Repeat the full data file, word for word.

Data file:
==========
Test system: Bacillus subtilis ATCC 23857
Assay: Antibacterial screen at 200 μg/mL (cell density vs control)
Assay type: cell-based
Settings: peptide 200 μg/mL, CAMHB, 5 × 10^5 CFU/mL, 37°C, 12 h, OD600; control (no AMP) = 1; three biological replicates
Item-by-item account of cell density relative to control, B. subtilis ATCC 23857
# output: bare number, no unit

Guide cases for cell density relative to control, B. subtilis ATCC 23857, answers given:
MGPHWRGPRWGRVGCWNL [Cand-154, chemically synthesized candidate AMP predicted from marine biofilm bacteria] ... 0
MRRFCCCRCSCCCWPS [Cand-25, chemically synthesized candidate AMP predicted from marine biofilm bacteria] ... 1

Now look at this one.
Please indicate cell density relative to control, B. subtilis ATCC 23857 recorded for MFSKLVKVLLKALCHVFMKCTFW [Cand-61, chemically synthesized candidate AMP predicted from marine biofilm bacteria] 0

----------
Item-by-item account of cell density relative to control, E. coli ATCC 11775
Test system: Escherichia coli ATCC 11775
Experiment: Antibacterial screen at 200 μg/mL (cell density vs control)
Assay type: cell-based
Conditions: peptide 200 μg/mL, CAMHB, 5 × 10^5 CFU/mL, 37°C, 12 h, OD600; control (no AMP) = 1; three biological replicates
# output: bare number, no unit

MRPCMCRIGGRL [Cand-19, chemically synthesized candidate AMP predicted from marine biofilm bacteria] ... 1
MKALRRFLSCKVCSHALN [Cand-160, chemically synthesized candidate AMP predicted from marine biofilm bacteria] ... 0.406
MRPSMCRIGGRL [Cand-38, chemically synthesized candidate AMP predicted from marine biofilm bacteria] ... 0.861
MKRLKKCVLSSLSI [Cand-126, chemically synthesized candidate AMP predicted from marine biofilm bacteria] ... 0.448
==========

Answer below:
Test system: Bacillus subtilis ATCC 23857
Assay: Antibacterial screen at 200 μg/mL (cell density vs control)
Assay type: cell-based
Settings: peptide 200 μg/mL, CAMHB, 5 × 10^5 CFU/mL, 37°C, 12 h, OD600; control (no AMP) = 1; three biological replicates
Item-by-item account of cell density relative to control, B. subtilis ATCC 23857
# output: bare number, no unit

Guide cases for cell density relative to control, B. subtilis ATCC 23857, answers given:
MGPHWRGPRWGRVGCWNL [Cand-154, chemically synthesized candidate AMP predicted from marine biofilm bacteria] ... 0
MRRFCCCRCSCCCWPS [Cand-25, chemically synthesized candidate AMP predicted from marine biofilm bacteria] ... 1

Now look at this one.
Please indicate cell density relative to control, B. subtilis ATCC 23857 recorded for MFSKLVKVLLKALCHVFMKCTFW [Cand-61, chemically synthesized candidate AMP predicted from marine biofilm bacteria] 0

----------
Item-by-item account of cell density relative to control, E. coli ATCC 11775
Test system: Escherichia coli ATCC 11775
Experiment: Antibacterial screen at 200 μg/mL (cell density vs control)
Assay type: cell-based
Conditions: peptide 200 μg/mL, CAMHB, 5 × 10^5 CFU/mL, 37°C, 12 h, OD600; control (no AMP) = 1; three biological replicates
# output: bare number, no unit

MRPCMCRIGGRL [Cand-19, chemically synthesized candidate AMP predicted from marine biofilm bacteria] ... 1
MKALRRFLSCKVCSHALN [Cand-160, chemically synthesized candidate AMP predicted from marine biofilm bacteria] ... 0.406
MRPSMCRIGGRL [Cand-38, chemically synthesized candidate AMP predicted from marine biofilm bacteria] ... 0.861
MKRLKKCVLSSLSI [Cand-126, chemically synthesized candidate AMP predicted from marine biofilm bacteria] ... 0.448